The phrase “in the course of time” in the Hebrew denotes “an annual event”. Meaning that Cain and Abel and all mankind, including Adam and Eve at this time brought a sacrifice to the Lord for their sin once a year. How do we know this? In Genesis 3:15 a Savior is promised that will defeat Satan and sin. Satan will bruise the Messiah on the heel, but the Messiah will crush Satan’s head (defeating evil). The coming Christ’s penal substitutionary atonement for our sin and subsequent destruction of Satan is all prophesied here. Then in Genesis 3:21 we see that “The Lord made garments of skin for Adam and his wife, and clothed them.” Adam and Eve deserved to die for their sins, but instead of killing them, God killed an animal and clothed them with it. Adam and Eve covered themselves with fig leaves, but God clothed them in animal skins, according to His standard. This animal died in their place and is a foreshadowing of the coming Christ that would be the penal substitutionary atonement for believers. The price for sin was a blood sacrifice. This blood sacrifice was to be a representation of the coming Messiah (Christ) who would die on our behalf. It had to be an animal without defect representing Christ’s sinless nature. This annual event was obviously something that God instituted with Adam and Eve and they subsequently instructed their children in this. In this passage of scripture we see that Abel’s sacrifice was obedient and met God’s exact requirements. Abel showed by his obedience that he loved God. Conversely, Cain brought the fruit of the ground and it was rejected. Cain’s actions show us something about an apostate. He knew the requirement and willingly chose not to bring it. It shows that he did not reverence God or even believe that he needed a Savior/atonement for sin. False teachers don’t reverence God, and as such, do not believe that they truly need a Savior.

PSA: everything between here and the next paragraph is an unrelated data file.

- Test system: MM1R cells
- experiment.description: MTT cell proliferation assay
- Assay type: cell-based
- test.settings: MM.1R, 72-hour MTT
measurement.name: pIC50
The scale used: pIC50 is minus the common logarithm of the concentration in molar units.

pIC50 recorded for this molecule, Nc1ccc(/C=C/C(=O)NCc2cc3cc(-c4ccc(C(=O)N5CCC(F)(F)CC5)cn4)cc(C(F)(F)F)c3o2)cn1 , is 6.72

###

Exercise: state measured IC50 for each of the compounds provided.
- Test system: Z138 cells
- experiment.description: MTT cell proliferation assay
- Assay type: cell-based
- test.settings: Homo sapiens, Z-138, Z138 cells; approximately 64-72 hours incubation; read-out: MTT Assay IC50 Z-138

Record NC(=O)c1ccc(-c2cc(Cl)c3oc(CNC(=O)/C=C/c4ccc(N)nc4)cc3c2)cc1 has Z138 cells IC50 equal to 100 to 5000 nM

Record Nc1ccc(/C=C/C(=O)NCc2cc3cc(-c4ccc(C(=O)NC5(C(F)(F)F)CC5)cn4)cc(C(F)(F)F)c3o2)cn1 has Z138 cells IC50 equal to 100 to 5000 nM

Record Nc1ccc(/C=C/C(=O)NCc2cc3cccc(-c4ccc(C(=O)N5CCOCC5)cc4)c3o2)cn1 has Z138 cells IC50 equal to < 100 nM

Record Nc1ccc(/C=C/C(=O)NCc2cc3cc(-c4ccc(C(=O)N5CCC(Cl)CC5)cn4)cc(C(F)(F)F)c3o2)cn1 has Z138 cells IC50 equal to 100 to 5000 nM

We know that Cain became very angry after God rejected his sacrifice. The Hebrew word for anger “charah” literally means “to blaze up in anger”. Can you see the hypocrisy? His actions showed that he wanted nothing to do with God, so why does he get angry when God rejected his sacrifice? Cain wants to be “God”. He, like all man, doesn’t want to be under God’s sovereignty. This is what infuriates Cain. God encouraged him to repent of his sin so that it would not overtake him, but he didn’t. Instead of repenting he found his brother Abel and murdered him. He could do nothing in his power to hurt God, so he murdered someone that God loved (Abel). The very furthest that anger will take you is murder, and Cain did this very quickly. Cain never even repented from murdering his own brother. He showed himself to be a child of Satan as backed up in 1 John 3:11-12, “For this is the message which you have heard from the beginning, that we should love one another; not as Cain, who was of the evil one and slew his brother. And for what reason did he slay him? Because his deeds were evil, and his brothers were righteous.” Cain from the outside presented himself as a God worshipper with his “sacrifice” but showed his contempt for God and his brother in his murderous rage. I can’t tell you how many “believers” I have met that think swearing, drunkenness, and sex before marriage is okay. That God’s grace exists so that you can sin more (antinomianism). Or that there is no hell (as Rob Bell foolishly espouses) and that everyone makes it into heaven. Brothers and Sisters, if Cain were alive today, I believe he would applaud them. Why not? It is what he did. He would applaud them for going their own “way”.